An oil tanker called the Montebello, loaded with 78,000 barrels of crude oil, was sunk five miles offshore. Now, it is beginning to pose a major environmental threat.
The Montebello left Port San Luis on California's Central Coast heading to Vancouver, British Columbia early in the morning on December 23, 1941. Its cargo hold contained more than 4 million gallons of Santa Maria crude oil.
"We had been out of Port San Luis then, about two and half, three hours," recalled Richard Quincy.
Then 22-year-old seaman from Danville was on watch that morning. Just hours after leaving port something in the water caught his eye.
"And, I saw a stark outline on the water," he said just before calling the chief mate. "I said, 'There it is.' I could see the outline again and just said as I said that the torpedo hit."
Chaos ensued on board the Montebello. The torpedo had struck the tanker's bow, hitting an empty storage tank. The crew rushed to get off the ship. The Montebello was sinking.
Remarkably, the all 38 crew members on board escaped.
"We didn't see any oil on the water," Quincy recalled.
From a distance, the crew watched the Montebello go down.
"Why, we just saw the ship tip up, right straight up in the air. In fact I said, "There goes the stern of the Montebello,'" Quincy remembered.
In 1996, researchers uncovered the wreckage in 900 feet of water just five miles off the California Coast, south of the Point Piedras Blancas Lighthouse. Sitting upright, the wreck was in remarkably good condition.
Robert Schwemmer was among the researchers who explored the wreck in 1996.
"I've been diving shipwrecks for 30 years and this is the most intact steel-hulled vessel I've ever seen," he told ABC 7.
Now, he is with the National Oceanic and Atmospheric Administration (NOAA). He went back to the Montebello in 2003 and saw clear signs that the ship was beginning to show its age.
"The question is, is the oil on board?" he says.
That is precisely what concerns environmentalists, scientists and residents along California's Central Coast.
"The historic record has not revealed any oil discharge or oiled beaches in the area. So, that leads us to believe it potentially has the oil," Schwemmer said.
Not only does the area offer some of the most beautiful views in the state, but it is teeming with wildlife on the edge of the Monterey National Marine Sanctuary.
"The water temperature's 41 degrees. So, the consistency of this oil is a tar ball or Jell-o," Schwemmer said.
If there is oil and it comes loose, it will float to the surface and when heated by sun, it could spread up and down the coast. The amount of oil onboard the Montebello is roughly one-third of that released by the Exxon Valdez in Alaska.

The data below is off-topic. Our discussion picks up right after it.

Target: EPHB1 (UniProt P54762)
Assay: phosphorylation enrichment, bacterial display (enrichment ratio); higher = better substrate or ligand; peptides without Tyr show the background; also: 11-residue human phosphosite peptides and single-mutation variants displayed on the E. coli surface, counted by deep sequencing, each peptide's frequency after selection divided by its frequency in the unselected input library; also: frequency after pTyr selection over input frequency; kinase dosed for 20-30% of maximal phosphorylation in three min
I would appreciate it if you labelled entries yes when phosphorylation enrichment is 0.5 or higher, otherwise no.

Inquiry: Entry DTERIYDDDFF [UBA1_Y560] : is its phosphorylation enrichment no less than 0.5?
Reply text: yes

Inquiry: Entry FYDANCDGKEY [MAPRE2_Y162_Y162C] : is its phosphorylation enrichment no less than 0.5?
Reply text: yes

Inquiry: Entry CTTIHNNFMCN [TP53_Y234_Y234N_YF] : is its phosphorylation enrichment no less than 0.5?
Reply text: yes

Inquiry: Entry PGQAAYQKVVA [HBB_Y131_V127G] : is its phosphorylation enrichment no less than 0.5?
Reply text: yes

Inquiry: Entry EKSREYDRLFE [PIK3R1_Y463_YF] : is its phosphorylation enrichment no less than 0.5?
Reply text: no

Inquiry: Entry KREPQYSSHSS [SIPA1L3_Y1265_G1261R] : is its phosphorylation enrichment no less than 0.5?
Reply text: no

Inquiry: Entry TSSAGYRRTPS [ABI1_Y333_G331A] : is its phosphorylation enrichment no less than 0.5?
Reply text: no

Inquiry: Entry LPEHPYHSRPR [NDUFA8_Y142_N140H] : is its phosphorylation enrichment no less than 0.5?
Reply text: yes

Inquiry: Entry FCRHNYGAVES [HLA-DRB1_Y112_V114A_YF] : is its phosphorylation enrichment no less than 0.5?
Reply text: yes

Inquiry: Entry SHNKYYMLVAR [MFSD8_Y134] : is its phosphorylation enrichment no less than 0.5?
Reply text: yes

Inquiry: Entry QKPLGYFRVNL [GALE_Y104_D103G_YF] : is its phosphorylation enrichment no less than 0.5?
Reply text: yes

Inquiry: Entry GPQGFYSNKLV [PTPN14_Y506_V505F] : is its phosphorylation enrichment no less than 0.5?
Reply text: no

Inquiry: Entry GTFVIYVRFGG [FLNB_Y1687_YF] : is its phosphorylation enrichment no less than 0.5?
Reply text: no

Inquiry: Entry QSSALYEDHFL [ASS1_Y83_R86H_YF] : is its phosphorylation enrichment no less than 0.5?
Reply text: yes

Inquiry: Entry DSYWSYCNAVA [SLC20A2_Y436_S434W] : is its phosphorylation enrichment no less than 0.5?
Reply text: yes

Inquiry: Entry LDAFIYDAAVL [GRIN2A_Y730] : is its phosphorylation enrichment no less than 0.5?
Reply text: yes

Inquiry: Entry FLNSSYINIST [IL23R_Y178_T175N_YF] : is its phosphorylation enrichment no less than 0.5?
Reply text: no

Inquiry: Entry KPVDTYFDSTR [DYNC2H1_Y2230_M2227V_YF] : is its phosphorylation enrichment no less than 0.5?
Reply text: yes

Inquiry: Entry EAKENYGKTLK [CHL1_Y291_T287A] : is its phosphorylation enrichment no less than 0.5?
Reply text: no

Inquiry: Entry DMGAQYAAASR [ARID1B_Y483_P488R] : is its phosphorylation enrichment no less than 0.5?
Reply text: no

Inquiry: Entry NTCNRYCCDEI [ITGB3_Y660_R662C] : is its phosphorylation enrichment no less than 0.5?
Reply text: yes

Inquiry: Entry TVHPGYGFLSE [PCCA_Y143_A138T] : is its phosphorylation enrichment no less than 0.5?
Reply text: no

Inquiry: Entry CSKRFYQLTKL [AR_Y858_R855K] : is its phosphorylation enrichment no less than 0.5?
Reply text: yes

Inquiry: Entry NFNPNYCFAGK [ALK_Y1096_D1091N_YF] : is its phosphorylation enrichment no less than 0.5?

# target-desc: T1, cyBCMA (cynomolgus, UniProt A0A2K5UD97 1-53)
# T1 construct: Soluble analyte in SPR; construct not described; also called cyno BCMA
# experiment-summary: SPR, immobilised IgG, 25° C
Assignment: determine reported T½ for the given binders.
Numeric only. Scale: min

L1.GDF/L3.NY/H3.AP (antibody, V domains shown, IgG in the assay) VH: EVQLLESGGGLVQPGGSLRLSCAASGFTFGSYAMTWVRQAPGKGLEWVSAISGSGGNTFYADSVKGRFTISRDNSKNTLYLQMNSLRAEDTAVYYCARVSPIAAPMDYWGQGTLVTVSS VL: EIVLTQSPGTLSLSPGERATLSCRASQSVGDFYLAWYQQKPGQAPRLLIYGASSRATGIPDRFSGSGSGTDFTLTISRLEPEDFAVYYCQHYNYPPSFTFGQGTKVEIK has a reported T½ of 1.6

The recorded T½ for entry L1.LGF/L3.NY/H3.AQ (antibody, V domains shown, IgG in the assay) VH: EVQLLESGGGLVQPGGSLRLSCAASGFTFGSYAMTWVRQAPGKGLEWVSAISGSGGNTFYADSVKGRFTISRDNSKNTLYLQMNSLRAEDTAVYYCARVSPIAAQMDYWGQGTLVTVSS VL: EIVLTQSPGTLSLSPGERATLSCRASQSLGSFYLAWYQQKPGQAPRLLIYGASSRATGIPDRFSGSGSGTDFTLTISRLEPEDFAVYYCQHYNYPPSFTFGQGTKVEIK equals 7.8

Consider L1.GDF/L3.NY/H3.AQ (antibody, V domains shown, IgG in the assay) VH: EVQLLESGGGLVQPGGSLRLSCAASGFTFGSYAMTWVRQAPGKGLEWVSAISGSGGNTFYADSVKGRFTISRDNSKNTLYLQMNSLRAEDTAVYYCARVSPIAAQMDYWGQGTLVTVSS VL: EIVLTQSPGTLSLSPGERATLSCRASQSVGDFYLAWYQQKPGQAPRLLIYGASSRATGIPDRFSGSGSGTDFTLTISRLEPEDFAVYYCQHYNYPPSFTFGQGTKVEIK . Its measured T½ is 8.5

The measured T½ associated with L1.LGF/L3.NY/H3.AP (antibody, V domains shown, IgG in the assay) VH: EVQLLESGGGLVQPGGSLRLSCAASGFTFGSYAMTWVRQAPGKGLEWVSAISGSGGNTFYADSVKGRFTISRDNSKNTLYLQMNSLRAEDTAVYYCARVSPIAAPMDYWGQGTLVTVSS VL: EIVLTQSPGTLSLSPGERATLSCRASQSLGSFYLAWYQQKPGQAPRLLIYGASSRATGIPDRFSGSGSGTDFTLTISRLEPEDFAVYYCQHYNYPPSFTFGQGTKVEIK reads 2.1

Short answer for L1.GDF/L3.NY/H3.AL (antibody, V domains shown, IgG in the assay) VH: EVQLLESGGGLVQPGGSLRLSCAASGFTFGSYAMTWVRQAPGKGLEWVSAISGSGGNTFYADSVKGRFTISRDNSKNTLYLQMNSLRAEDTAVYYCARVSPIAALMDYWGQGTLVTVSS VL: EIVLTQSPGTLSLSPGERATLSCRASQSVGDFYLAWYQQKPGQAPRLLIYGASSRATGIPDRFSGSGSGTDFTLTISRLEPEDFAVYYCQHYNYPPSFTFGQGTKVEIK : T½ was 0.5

Gary Talley says, "They're still cleaning up there after the Exxon Valdez."
Talley lives in Cambria and is a retired safety engineer and quality assurance manager for Hughes Aircraft. He has studied how things fail most of his life and says it is not a matter of if the Montebello fails, but when.
"At some point down here the first compartment is going to fail. 10,000 barrels are going to get loose. After that, in short order, the other ones are going to fail," Talley said.
That could be devastating to coastal communities that depend on tourism and catastrophic to wildlife. That is why local Assemblyman Sam Blakeslee has asked the state to determine whether or not the Montebello is still full of oil.
"We have what could potentially be a ticking time bomb," he said.
A state task force will now assess the threat the Montebello poses and come back with some answers in the coming month.
"Once we know that we will be in a much better position to really plan our next steps," he said.
Stephen Sawyer is with the State Office of Oil Spill Prevention and Response, one of the lead agencies on the task force.
"We're also going to look at points of risk. For example, if the oil was to be released, would it be released through the hull? Would it be released through a hatch? Perhaps the piping?" he asked.
The state will have to decide what to do next. It can pump the oil out or install monitors to keep tabs on it. There is currently no funding for either option. That will be up to the state legislature once the task force releases its report.
However, for residents along the coast, time may be running out.
"It's so imperative that we take actions now and not wait for a disaster to occur," said Quincy.
For year's Richard Quincy was labeled a liar. No one believed him when he told them a tanker full of oil was sitting off the California Coast. Now, he looks back on all those years and wonders if an environmental catastrophe will be diverted in time.
NOTE: The original research for this story was done by Patrick Howe, managing editor of New Times in San Luis Obispo. Click here to read the original report.
This report was written and produced by Ken Miguel